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Re: [IP] Autonic bladder

At 07:03 PM 8/7/00 -0700, I wrote:
 >Is it possible that the diagnosis was atonic bladder?  This would be
 >another way to describe what the medical professional apparently calls
 >detrusor underactivity, a type of incontinence that can be caused by
 >diabetic neuropathy, among other things.
 > In women, detrusor underactivity is usually idiopathic.

At 11:14 PM 8/7/00 -0400, you wrote:
 >That is exactly what the urologist said. I assumed it was spelled with a 
 >- because he described what I had read about autonomic neuropathy.
 >So how are these conditions related (neurogenic bladder & atonic bladder)?

Glad I was able to help, Beth.

DISCLAIMER: I am not a medical professional and any information in this 
note is based on my best guess given available information.  Please consult 
with your endocrinologist for the low-down scoop.

Atonic means lacking physiological tone--in small words, your bladder is 
weak and can't squeeze out all the urine when you pee.  That's why the 
urologist suggested manually pressing the bladder to empty it.

Actually, it may not be related to neuropathy at all.  Note that the Merck 
says, "In women, detrusor underactivity is usually idiopathic."  This means 
that it, "arises spontaneously or from an obscure or unknown cause."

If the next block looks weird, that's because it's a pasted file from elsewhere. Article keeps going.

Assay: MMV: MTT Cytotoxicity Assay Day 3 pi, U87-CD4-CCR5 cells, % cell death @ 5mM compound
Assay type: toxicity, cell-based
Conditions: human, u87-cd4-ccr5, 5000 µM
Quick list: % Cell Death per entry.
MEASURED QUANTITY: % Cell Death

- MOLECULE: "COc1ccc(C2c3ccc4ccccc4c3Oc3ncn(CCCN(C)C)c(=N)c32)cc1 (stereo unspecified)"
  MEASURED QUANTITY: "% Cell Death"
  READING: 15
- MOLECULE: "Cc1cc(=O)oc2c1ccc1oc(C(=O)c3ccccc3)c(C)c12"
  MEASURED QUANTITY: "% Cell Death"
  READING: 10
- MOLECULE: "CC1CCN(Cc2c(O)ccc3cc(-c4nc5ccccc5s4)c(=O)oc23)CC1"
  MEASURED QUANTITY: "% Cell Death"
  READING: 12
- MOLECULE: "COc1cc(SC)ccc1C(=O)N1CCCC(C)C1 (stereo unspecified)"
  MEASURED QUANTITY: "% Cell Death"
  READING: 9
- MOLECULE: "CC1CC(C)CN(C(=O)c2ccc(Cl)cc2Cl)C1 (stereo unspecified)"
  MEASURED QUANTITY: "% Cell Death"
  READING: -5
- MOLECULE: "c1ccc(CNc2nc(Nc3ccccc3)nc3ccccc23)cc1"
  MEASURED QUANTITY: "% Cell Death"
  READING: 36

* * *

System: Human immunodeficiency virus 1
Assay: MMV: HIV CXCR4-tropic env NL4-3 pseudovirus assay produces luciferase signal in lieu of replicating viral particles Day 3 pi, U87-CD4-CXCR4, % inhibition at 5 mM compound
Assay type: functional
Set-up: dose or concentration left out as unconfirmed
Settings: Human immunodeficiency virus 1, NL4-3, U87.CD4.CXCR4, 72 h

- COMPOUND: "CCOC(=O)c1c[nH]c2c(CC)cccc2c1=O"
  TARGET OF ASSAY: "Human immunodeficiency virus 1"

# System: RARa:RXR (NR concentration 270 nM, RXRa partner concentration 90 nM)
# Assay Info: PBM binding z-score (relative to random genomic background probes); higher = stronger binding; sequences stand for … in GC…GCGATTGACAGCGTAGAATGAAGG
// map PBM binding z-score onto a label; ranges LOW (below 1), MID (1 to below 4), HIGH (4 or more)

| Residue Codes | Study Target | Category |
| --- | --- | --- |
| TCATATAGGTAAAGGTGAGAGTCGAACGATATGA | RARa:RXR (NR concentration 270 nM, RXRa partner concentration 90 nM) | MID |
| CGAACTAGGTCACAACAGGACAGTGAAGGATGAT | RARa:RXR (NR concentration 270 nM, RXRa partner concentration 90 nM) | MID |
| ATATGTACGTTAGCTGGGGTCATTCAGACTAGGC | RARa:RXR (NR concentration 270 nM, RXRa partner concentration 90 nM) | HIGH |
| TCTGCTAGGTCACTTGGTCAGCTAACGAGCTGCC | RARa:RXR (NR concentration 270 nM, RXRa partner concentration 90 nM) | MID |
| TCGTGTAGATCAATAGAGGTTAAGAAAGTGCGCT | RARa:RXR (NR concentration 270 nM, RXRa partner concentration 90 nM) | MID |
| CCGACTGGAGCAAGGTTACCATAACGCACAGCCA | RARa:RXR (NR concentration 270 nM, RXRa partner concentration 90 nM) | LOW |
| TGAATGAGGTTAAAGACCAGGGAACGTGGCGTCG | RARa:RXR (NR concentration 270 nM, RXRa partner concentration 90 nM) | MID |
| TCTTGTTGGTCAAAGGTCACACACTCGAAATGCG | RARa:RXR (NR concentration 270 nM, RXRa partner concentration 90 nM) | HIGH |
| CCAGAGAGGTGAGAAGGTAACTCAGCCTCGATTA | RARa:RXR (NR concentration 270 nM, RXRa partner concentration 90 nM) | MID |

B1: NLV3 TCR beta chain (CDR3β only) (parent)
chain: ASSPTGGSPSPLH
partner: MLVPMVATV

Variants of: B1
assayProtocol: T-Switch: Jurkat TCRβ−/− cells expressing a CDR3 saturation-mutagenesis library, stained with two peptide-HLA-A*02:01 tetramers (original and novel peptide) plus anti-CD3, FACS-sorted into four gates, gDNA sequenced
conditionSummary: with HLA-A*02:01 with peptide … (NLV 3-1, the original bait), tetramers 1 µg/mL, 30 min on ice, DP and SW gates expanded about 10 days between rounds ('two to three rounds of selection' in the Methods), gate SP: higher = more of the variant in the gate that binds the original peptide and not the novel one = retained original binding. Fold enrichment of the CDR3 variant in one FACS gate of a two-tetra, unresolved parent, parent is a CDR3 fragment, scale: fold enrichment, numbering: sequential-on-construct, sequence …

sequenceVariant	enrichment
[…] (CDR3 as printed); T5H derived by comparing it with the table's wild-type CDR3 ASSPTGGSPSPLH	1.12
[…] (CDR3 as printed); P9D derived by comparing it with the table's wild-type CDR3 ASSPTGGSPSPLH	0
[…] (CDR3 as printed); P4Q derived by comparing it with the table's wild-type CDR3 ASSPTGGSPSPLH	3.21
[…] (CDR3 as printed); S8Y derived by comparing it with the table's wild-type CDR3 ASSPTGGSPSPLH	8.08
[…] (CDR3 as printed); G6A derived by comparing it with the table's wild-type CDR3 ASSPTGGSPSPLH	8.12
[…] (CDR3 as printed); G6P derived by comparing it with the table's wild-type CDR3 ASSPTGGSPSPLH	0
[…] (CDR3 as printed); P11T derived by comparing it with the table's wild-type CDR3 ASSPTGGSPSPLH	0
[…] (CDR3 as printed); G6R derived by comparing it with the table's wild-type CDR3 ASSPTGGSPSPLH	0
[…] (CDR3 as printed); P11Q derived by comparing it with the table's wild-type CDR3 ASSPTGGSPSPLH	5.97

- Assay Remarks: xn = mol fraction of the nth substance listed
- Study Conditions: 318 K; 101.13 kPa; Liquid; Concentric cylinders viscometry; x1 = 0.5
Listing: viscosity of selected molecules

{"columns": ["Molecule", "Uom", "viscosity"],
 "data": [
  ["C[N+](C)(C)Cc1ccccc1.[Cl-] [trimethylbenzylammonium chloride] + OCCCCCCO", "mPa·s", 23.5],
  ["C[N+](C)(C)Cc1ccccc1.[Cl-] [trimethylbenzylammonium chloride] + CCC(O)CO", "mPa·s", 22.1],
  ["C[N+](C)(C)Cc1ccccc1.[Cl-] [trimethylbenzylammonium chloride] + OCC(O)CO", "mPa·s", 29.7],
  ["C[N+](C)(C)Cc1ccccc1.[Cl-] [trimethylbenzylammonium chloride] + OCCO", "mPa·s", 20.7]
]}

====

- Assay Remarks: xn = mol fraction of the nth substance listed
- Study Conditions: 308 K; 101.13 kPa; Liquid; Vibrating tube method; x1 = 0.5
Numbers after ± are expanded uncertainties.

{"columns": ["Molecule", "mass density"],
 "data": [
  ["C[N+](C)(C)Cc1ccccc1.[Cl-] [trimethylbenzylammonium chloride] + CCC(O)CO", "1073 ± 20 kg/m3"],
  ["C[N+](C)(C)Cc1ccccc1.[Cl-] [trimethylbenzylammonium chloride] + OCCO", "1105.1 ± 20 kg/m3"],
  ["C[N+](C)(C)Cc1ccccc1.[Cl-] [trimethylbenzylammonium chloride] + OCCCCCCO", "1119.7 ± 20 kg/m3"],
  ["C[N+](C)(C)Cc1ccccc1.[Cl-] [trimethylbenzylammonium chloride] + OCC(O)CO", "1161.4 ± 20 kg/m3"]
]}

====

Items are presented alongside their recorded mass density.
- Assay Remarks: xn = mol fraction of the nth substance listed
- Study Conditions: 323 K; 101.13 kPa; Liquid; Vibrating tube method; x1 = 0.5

(Websters New Collegiate Dictionary, 1977; I didn't know what it meant, 
either, so I looked it up.)  In other words, doctors don't know why it 
happens. ;-D

If it is related to neuropathy I'm not sure what the connection is, but my 
guess would be that the nerve that sends the impulse to squeeze the bladder 
is impaired. This can be due to either autonomic or peripheral neuropathy.

I think there may be ways to diagnose some types of neuropathy, but I am 
not well versed enough to tell you what they are.  I'm sure others on the 
list can help.

You can read the Merck Manual of Diagnosis and Therapy online for free 
without any subscription.  Just browse to http://www.merck.com/pubs/mmanual/

I've found it to be extremely useful, if a bit impenetrable.

Hope this helps,


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